As a dentist in private practice for the last 15 years, this is a question that is very common. Dentistry can be quite expensive especially if you find you need regular treatment on top of the normal dental check-ups and dental cleaning. There are some really good options out there to help you save, just beware of some of the pitfalls too!
Extras (and dental) cover works a little different from hospital cover, or other household insurance policies. People typically take out dental insurance to cover a large one-off event: a joint replacement, a motor vehicle accident, or house fire. Dental extras cover works in quite the opposite way. It will cap your rebate once you go over an amount – often termed an annual limit. Let’s say you need a dental implant due to falling over on an electric scooter and breaking a front tooth (yes… sadly a very common event!), your cost might be $6,000. Your dental insurance rebate will most likely be capped between $800 or $1200 if you’re covered at all for major dental services such as implants and crowns. This would leave you out of pocket around $5000, with no benefits left to claim for the remainder of the year – should you crash your scooter again.
I’m not saying this model is necessarily a negative. It can work to your advantage since you’ll get a financial rebate on your first dental bill (with the exception of any waiting periods), unlike other types of insurance which have an excess payable prior to receiving funds that will contribute to your overall expenses. The point I always aim to highlight to my patients is to be very aware of how health insurance policies work. Understand two things. One, that your annual rebates are capped, and often it’s no more than what you’ll pay in your annual premiums to have dental extras cover Two, any unclaimed benefit amounts remaining on your policy do not roll over into next years membership term. It’s a use it or loses it a system that can be easily overlooked in the fine print.
This is a weekly conversation my front office team has with confused patients who have enrolled in dental extras cover unaware that the system is set up this way. It’s easy to understand how people become disgruntled after years of paying premiums and then get little in return when they feel they need it most.
Another point to consider is that insurance companies need to make money. They in some cases answer to shareholders who are only interested in one thing – a return on their investment. Simply, this means that there is a profit in your monthly premiums. In fact, according to APRA, the health insurance industry receives close to 25 billion in revenue yearly, roughly 14% is profit! (https://www.apra.gov.au/news-and-publications/apra-releases-quarterly-private-health-insurance-statistics-for-march-2019
Be extremely careful to not be the customer who is contributing to this. There are always people who are complacent and time-poor however, it pays to do your homework before taking out health insurance and extras cover to make sure that’s not you!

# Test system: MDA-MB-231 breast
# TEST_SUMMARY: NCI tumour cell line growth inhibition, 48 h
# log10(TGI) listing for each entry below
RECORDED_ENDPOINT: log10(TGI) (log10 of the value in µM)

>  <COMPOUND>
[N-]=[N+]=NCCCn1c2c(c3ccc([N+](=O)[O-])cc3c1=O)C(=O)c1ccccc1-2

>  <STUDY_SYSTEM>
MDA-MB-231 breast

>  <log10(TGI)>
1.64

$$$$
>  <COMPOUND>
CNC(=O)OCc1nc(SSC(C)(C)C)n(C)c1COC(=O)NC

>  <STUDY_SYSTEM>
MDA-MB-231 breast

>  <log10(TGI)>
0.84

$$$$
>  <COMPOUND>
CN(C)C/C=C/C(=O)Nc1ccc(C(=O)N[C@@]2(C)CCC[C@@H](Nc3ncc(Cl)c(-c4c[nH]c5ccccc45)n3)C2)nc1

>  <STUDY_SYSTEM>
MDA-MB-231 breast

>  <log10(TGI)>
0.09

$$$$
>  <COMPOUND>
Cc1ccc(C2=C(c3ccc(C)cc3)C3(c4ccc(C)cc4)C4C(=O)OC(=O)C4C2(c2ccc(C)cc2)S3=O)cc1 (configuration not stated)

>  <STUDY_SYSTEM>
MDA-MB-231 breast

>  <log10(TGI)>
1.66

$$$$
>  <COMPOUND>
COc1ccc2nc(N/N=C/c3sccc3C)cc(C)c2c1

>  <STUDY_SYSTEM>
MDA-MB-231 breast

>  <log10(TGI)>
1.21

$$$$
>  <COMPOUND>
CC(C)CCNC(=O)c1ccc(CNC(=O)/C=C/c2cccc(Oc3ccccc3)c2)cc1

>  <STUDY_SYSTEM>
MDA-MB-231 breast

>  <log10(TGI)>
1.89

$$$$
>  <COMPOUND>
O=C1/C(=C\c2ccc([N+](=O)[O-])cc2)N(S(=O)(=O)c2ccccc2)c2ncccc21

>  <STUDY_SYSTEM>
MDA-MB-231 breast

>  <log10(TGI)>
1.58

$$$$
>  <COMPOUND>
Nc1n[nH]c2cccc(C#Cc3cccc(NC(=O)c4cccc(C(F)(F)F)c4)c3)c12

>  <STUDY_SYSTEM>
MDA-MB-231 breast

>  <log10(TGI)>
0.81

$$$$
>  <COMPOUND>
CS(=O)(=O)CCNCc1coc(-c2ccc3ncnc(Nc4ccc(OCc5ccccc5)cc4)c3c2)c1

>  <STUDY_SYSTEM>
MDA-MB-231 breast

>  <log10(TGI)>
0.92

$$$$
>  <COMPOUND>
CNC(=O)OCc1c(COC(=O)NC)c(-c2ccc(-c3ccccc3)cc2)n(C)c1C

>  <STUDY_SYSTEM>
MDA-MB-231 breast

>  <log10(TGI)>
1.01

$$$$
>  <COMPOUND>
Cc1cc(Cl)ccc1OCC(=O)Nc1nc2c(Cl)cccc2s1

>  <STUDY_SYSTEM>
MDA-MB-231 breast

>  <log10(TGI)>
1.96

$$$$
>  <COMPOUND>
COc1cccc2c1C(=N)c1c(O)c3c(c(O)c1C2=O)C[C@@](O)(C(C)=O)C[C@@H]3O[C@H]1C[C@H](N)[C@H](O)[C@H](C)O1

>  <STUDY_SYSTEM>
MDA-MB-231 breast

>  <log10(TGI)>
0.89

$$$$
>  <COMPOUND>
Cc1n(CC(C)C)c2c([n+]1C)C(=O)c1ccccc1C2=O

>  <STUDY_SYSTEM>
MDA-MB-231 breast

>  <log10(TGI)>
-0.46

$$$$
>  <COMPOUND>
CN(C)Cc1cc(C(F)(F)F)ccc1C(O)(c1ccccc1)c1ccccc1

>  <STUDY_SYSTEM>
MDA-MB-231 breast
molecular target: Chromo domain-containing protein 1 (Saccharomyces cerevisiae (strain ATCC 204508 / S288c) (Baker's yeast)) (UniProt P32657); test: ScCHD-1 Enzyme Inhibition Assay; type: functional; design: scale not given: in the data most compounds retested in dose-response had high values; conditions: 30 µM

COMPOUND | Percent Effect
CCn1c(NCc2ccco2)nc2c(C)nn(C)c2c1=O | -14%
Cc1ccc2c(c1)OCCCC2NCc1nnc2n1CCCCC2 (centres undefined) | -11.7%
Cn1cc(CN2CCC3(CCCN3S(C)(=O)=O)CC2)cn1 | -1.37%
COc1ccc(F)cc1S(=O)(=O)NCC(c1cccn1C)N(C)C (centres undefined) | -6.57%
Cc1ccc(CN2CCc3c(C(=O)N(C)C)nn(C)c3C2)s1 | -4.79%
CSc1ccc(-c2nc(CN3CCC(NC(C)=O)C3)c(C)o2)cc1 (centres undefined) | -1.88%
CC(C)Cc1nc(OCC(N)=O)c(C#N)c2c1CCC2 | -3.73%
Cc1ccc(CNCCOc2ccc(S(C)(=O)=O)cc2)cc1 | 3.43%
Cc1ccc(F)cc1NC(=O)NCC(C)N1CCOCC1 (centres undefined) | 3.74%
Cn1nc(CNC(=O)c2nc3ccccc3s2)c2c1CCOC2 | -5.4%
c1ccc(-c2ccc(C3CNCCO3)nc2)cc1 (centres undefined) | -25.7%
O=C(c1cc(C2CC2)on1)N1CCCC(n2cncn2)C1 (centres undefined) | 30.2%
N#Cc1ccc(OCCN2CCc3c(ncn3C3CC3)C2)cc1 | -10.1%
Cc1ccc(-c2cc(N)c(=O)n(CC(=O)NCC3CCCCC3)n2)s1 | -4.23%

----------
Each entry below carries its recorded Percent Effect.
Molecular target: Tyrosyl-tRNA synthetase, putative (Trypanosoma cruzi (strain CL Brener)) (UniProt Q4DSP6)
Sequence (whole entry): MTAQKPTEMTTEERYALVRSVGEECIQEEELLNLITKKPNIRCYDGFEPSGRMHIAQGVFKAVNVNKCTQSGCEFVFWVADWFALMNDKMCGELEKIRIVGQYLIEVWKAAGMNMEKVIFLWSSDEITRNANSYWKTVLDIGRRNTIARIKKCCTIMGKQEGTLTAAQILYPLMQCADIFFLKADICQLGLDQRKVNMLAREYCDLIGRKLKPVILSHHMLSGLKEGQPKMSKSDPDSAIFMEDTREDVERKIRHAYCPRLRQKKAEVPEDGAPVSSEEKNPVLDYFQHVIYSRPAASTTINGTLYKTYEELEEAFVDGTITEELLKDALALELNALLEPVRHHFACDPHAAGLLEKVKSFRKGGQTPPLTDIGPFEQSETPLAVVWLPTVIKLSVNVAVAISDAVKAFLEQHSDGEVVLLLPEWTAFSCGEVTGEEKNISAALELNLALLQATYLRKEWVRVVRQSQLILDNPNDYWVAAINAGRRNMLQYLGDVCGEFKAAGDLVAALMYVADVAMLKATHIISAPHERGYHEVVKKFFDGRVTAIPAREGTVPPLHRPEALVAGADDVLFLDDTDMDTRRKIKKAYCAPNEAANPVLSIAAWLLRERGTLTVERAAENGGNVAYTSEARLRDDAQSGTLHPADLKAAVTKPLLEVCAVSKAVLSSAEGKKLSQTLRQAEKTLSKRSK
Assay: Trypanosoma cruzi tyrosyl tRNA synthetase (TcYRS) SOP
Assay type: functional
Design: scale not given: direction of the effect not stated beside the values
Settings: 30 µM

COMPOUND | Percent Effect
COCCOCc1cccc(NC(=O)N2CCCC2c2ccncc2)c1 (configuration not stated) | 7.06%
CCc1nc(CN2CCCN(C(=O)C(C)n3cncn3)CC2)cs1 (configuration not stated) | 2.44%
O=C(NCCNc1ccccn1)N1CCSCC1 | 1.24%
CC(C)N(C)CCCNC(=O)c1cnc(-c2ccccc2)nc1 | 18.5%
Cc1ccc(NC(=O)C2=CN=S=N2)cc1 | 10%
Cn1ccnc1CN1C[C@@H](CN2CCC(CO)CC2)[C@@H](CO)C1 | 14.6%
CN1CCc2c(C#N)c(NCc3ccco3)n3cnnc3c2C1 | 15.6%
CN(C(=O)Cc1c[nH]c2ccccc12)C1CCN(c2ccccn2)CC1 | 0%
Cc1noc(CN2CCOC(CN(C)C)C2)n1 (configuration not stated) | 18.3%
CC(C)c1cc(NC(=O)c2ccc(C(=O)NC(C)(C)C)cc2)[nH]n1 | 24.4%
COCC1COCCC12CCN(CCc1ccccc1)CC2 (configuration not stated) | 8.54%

Top 3 tips on how to get the most out of your dental insurance cover.
There are definitely ways to ensure you are getting value from dental extras cover however, you need to be smart and ensure the policy you have is best suited to you and your family’s needs and that you review annually to make sure you’re utilizing it.
- There are many policies now which enable you to receive your preventative care twice yearly with no out-of-pocket expense – this can be a huge win for a family.
- Some people only join a health fund for tax exemptions. This applies if you have hospital cover only, so you don’t need the extras as well. If you’re not taking advantage of the extras, ditch them and maybe stick with the hospital cover only.
- Certain insurance companies have preferred provider schemes set up with dentists. The dentists agree to set their fees at a certain level in exchange for the supply of more patients to them, directed by the health fund. These fees are usually lower, but also in some cases the rebate given to you is higher than from a non-preferred provider. Being ‘preferred’ is nothing to do with skill or service levels. It’s a financial arrangement that both parties typically benefit from. If you find a dentist you love who is in one of these arrangements, then you’ll certainly see better value being in that fund!
A word of warning here: I caution you on choosing a dentist purely by being preferred by your health insurance company, you should be chosen based on who you trust and love going to – perhaps switch your fund rather than a dentist.
There it is. A complex answer to what seems like a simple question from a patient eager to find ways to afford the dental care they want for a healthy happy smile. I hope this has helped in some way make you clear on what is right for you. If you’re looking for great value with or without dental insurance, feel free to try out our platform, you can search based on whatever you like to ensure you’re in control. You can even select the dentists who are in a preferred provider scheme for your health fund. Good luck!
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